Combo 5: Tawnos’s Coffin and Wrath of God
Here is another of my little combos. Most of my decks had small combos building up on other combos so that when you linked them together, you’d have an effective means of winning games. In my White/Blue/Green deck, I had one Tawnos’s Coffin and two Wrath of Gods. When my strategy of stealing people’s creatures wasn’t working, I would put my Serra Angel into the Coffin at the end of my opponent’s turn and then I’d Wrath on my turn. Sure, I had to wait a turn to let my Angel out of the Coffin and another turn to untap her, but if I were lucky I had a Jandor’s Saddlebags in play and could recover one turn faster. Granted, there are better combos with today’s stock of Magic cards, but this old school combo can bring you a lot of fun. Why waste all your creatures when you can save your best one?
Combo 6: War Barge and Disenchant
I never pulled this combo off, but I knew a friend who loved doing this. With lots of mana, you have an effective way of wiping out all the creatures on the board that you just don’t believe should be there. For my taste, the War Barge combo was too straightforward and didn’t have enough depth to it. Sure it was fun to pull off once or twice when War Barge first came out, but after that the combo became stale. Why do I bring it up now? When’s the last time you saw someone play a War Barge? Give the combo a try and you’re sure to get a few players to moan in frustration at your play. Or, if you wish to play conservatively, use the Merfolk Assassin to keep the War Barge around and you'll be able to destroy and opponent's creature once every turn.
Combo 7: Shahrazad, Fork, and another Fork
I used to go to a comic book mini-convention every Thursday night. Vendors would be there to sell comics, baseball cards, and Magic. In the back corner of the room, thirty or forty players would be trading, talking, and playing. One night this guy with glasses came into the group, carrying a briefcase. He kept asking people to play with him. I paid him no attention until I heard a general buzz going through the crowd. The guy was playing a Shahrazad/Fork|Unlimited deck and he basically forced you to concede because you’d be playing game after game, after game, after game….
I never did get a chance to play that guy, but I do remember how he ticked off a lot of people that night. No one wanted to waste hours trying to just complete one duel so they would throw their hands up in frustration and concede. I can honestly say that I never played this type of deck, but I have included Shahrazad in my White/Blue/Green deck. Just imagine it being 1:00 a.m. and you’re in the middle of a 6 player group game. I play Shahrazad and—people would start throwing dice at me! The situation became so intense that the group instituted a ban on my playing Shahrazad after midnight. Too bad. I used to have a lot of fun with that card! Now with Twincast, I wonder if I should sneak Shahrazad back into my group deck...
Combo 8: Pestilence and White Knight
Not the most effective combo, but if you throw in a Zuran Orb, that could help you stay alive. Maybe a few Spirit Links to boot and you’d be fine. I didn’t play this deck that often, but a friend of mine did. It’s a great way to wipe out the board and gain control of the playing area. A White Knight might not seem like a lot, but add his damage to that of the Pestilence and players will soon drop like flies.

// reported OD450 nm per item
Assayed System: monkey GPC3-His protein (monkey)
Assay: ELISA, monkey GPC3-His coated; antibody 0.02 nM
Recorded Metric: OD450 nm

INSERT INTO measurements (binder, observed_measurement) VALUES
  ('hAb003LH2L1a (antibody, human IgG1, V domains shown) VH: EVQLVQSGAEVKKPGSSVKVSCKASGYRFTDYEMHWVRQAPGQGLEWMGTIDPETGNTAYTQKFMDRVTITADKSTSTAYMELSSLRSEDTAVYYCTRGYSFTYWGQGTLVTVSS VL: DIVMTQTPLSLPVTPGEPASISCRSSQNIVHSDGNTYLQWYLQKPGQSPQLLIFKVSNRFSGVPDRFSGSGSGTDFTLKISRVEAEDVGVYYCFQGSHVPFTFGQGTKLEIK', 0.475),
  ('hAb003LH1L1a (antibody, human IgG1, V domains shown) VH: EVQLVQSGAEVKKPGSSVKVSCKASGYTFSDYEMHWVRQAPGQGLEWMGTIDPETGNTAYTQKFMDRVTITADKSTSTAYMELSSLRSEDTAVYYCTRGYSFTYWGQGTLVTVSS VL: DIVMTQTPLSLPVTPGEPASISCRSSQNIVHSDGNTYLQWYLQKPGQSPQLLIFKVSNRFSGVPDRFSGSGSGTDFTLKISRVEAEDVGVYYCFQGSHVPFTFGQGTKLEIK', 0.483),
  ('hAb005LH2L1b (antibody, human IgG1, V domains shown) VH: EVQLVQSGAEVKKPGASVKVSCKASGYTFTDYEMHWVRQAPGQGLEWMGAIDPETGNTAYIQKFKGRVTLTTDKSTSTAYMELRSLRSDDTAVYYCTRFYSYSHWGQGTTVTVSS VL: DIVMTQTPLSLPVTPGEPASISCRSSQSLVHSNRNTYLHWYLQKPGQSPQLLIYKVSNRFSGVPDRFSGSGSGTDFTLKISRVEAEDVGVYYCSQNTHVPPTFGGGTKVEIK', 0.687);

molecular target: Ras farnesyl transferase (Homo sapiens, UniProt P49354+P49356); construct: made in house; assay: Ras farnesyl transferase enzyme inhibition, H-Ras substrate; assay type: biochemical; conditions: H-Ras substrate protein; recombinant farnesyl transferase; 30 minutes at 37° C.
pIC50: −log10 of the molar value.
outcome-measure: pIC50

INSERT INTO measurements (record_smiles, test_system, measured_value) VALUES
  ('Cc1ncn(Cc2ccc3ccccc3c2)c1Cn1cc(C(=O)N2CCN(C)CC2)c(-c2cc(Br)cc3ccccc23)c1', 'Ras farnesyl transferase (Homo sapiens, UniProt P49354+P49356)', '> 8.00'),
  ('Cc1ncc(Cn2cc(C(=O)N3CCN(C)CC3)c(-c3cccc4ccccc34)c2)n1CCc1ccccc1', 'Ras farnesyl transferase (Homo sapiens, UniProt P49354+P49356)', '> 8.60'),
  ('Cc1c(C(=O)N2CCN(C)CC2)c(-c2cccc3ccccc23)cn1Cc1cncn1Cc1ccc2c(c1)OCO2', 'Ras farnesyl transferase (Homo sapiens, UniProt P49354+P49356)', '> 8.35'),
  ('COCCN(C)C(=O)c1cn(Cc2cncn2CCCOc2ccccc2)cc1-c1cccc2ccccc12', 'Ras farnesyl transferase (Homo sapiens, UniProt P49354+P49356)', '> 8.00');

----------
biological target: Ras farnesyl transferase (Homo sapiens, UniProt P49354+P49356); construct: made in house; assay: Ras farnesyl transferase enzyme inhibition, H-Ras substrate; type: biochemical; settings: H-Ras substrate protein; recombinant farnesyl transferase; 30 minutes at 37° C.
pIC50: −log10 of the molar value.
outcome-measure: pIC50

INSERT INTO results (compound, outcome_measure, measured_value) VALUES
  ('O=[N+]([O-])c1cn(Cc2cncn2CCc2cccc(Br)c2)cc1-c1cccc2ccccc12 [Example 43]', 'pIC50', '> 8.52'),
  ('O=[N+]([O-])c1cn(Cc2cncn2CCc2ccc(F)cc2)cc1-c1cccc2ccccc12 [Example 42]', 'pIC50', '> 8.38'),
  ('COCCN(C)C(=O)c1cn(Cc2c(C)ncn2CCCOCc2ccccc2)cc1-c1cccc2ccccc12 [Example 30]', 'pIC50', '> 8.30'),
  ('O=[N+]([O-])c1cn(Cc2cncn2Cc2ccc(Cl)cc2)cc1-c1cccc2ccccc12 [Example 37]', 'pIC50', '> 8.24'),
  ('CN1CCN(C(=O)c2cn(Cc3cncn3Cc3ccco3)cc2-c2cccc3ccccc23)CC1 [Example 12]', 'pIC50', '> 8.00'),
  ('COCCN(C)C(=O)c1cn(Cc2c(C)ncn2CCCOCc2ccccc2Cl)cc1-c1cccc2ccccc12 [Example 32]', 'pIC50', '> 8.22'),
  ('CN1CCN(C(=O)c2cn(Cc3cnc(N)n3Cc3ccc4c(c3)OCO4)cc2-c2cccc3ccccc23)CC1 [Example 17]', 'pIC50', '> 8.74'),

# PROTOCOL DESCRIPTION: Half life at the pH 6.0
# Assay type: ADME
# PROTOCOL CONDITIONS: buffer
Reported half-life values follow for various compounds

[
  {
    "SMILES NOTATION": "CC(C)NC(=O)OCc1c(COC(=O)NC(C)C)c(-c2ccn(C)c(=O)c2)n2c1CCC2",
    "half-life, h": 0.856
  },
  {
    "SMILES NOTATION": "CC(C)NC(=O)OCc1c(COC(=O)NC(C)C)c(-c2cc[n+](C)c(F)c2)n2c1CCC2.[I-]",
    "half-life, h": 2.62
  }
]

Combo 9: Ring of Ma’ruf plus any card to win you the game
The Ring of Ma'ruf existed way before the Wishes and let me tell you: activating the Ring and winning the game is just pure magic (pun intended). If you can smack this card down on the table and pull it off, chances are that you’ll be able to pull out a card to help you win you the game. It’s funny but sometimes I needed something as simple as an extra swamp, a Disenchant, but I did use it for power cards such as Time Walk or Balance. The Ring used to be a staple in my White/Green/Blue deck. I loved the card. The Wishes of the Judgment set are much more effective cards, but playing an old school card like the Ring just makes me smile.
Combo 10: Karma and Magical Hack
Here’s a combo that friends would call straight cheese. If my brother were playing the game, he’d use language a bit stronger than “cheese.” He’d tell you what to do with that Magical Hack. I think I may have played this combo once or twice. It can be extremely effective. In learning how to play Magic, I tended to play most colors except Black. When I’d play Karma, Black mages would run to the hills. But with the Magical Hack, you could cripple your opponent using Mountains with ease. It’s not an elegant means of winning, but if they were playing a straight Red deck and had no means to destroy the Karma, well, let’s just say that the game was over rather quickly.
Remembering the Past to Have a Blast
It’s summertime and we’re about to see the 9th Edition set. The next full set of Magic won’t be released until the fall. If you have time to play some games, dig out some of your old cards or build some decks online with some of these combos. No, you’re not going to win in one turn, but you might bring some smiles to the group as they rediscover old gems or educated new players on the fun of the past. Enjoy!
*Thank you to Iloveatogs for his excellent artwork.
By Ron Vitale on July 4th, 2005 · Filed in Casual · Comments not available just now
About Ron Vitale
Ron has been playing Magic: The Gathering since Unlimited, writing articles over the years for StarCityGames, MTGOntario, the now defunct Grimmoire.com, and most recently MTGSalvation.com. His short fiction has appears on Ultraverse.com and Alienskinmagazine.com. One of Ron's most memorable Magic memories concerns being beaten to a pulp by Richard Garfield.